83-98; idem, " Neue Collectaneen," etc., 1899).

This assignment of the several midrashim to the
school of R. Ishmael and to that of R. Akiba respect-
ively, liowever, is not to be too rigidly insisted upon :
for tlie Sifre repeats in an abbreviated form some of
the teacliings of tlie Mekilta, just as the Mekilta in
eluded in the Midrash ha-Gadol lias incorporated
manj^ doctrines from Akiba 's midrash (comp. Hoff-
mann, I.e. p. 93). Midrashic lialakot are found also
scattered through the two Talmuds ; for many lialakic
baraitot which occur in the Talmuds are really mid-
rashic, recognizable by the fact that they mention
the Scriptural bases for the respective halakot, often
citing the text at the very beginning. In tlie Jeru-
salem Talmud the midraaliic baraitot frequently
begin with "Ketib"(="It is written "), followed
by the Scriptural passage. From the instances of
midrashic baraitot occurring in the Talmud wliicii
are not found in the e.Ktant niidrashim, the loss of
many of tlie latter class of works must be inferred
(Hoffmann, " Zur Einleitung," p. 3).

The Midrash of Several Younger Tannaiir
and of a Large Number of Amoraim : The Mid-
rash which the Amoraim use when deducing tan-
naitic halakot from the Scriptures is frequently

Hidrash Mishle



very artiticial; and its interpretations are in great
part so divergent from tlie obvious meaning ol the
words that thej' can not be considered as Scriptural
exegesis in any sense. In like manner there are
many explanations by the younger tannaim which
can by no means be regarded as actual interpreta-
tions. These occiu- chiefly as expo.sitions of such
halakot as were not based on Scripture but which it
was desired to connect witli or support by a word
in the Bible. The Gemara often says of the inter-
pretations of a baraita : " The Biblical passage should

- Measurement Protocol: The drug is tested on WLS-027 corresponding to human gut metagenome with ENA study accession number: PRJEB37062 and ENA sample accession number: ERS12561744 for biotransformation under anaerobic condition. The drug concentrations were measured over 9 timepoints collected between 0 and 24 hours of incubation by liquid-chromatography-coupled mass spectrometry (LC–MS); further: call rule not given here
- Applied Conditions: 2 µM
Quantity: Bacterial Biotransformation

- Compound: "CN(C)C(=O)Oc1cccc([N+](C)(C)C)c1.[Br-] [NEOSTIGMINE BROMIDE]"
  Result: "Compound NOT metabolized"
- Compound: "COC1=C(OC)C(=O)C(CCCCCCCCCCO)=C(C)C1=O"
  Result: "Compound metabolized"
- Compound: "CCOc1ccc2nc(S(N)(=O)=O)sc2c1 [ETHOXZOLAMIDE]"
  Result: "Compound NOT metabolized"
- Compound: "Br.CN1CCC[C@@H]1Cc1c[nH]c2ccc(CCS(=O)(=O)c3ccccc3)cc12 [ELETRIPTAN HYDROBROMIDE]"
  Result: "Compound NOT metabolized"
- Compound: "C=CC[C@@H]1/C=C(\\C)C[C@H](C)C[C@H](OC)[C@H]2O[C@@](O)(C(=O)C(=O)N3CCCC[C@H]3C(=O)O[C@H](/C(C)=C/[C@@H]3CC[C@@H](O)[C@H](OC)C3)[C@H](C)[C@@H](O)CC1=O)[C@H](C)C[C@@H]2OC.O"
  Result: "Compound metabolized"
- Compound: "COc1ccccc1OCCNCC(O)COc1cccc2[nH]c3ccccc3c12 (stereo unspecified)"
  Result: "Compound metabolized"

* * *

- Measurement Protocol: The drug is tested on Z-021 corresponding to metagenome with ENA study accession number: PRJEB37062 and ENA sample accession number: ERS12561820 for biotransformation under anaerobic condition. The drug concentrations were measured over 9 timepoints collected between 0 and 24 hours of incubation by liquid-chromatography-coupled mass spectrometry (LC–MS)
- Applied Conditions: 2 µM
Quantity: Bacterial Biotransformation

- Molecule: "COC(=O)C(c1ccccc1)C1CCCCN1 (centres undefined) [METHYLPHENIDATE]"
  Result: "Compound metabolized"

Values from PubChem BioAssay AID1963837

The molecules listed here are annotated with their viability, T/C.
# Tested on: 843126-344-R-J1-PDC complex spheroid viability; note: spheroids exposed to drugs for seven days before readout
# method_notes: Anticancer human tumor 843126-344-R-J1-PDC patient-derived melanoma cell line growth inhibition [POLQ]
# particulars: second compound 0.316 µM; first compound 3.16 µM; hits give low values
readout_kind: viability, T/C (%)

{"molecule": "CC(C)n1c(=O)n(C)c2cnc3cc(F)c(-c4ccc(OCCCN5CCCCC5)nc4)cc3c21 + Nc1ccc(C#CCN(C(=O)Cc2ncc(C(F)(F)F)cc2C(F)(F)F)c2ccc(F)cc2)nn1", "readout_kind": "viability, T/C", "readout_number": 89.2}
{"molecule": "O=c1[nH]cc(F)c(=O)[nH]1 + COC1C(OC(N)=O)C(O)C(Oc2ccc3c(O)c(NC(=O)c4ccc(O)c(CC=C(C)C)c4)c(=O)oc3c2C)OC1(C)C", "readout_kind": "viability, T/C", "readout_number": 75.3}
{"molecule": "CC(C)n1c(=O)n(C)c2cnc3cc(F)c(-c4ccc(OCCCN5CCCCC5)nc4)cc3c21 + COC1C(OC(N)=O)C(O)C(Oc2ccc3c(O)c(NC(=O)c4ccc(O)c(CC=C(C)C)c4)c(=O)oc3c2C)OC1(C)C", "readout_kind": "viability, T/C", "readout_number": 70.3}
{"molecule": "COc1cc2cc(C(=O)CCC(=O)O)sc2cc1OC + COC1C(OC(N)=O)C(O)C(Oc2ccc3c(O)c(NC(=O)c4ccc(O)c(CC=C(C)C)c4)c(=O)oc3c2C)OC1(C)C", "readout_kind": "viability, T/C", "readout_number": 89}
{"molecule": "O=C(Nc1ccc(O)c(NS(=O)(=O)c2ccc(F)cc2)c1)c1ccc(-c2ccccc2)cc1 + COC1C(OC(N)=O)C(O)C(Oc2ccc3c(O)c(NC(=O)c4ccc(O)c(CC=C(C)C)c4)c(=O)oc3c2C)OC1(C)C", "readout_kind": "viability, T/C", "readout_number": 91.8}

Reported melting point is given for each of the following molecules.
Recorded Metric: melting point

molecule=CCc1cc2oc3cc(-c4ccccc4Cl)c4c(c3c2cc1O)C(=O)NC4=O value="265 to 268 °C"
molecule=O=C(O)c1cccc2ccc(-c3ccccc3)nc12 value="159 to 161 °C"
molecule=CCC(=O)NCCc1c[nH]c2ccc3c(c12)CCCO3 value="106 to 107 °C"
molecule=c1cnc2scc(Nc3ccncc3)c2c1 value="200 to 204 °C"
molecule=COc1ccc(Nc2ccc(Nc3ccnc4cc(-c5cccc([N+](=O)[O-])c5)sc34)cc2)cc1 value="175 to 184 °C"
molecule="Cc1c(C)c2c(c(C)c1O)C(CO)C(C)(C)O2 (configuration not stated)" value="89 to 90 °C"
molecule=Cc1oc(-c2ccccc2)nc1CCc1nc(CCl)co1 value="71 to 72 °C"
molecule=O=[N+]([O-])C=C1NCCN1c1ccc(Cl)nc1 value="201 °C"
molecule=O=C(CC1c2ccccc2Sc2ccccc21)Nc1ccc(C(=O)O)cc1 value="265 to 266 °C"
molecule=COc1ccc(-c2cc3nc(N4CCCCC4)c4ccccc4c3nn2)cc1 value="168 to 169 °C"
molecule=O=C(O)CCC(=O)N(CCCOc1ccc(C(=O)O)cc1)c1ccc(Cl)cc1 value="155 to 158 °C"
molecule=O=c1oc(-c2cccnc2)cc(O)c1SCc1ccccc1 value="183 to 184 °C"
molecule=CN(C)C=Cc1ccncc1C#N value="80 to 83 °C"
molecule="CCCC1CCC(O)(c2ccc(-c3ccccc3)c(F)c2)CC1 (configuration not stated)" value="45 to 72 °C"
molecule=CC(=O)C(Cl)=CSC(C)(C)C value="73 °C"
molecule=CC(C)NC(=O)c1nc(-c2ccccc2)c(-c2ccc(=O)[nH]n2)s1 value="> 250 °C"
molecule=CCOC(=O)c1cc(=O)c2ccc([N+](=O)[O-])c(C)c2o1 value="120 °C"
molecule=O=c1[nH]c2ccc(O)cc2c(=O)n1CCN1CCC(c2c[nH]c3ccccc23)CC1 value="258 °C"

be merely a support." Of this class are many of
the explanations in the Sifra (comp. Tos. B. B. 66a,
s r. "miklal") and in the Sifre (comp. Tos. Bek.
o4a, s.v. "ushne"). The tanna also often says
frankly that he does not cite the Biblical word as
proof ("'re'aya"), but as a mere suggestion ("zeker";
lit. "reminder") of the halakah, or as an allusion
C'remez") to it (Mek.. Bo, 5 [ed. Weiss, p. 7b];
Sifre, Num. 112, 116 [cd. Friedmann, pp. 33a, 36a]).

Hini.ioGRAPiiY: Z. Frankel, Hodeoetica in Mif<chiiam. pp. 11-
18, ;S()T-314, Leipsic, 1K.')9; .\. (ieiger, I'tscJirift, pp. 17(1-1'.);,
Braslau. 18,57: D. Hoffmann, Z}tr EiiiUitiuia in die Hala-
chisclicn MidrascJiim, Berlin, 18«8 ; Naclinian Krochmal, Mo-
rcli Nehuke }ia-Zemnii. section i:s, pp. 143-183, Lenibcrg,
\>m; H. M. Pinele.s, Darkah shcl Tovalu pp. 168-:i(11, Vienna,
1861 ; 1. H. Weiss, Dor, 1. ti8-70 ct passim, ii. 4:.'-.53.
.r. J. Z. L.

MIDRASH MISHLE. See Proverbs, Mid-
hash TO.

rash TO.


hash TO.

luidrushim exist which are smaller in size, and gen-
erally later in date, than those dealt with in the arti-
cles MiDRASir Haggadaii and Midrasii Halakah.
The chief of these are :

1. Midrash Abkir : This midrash, the extant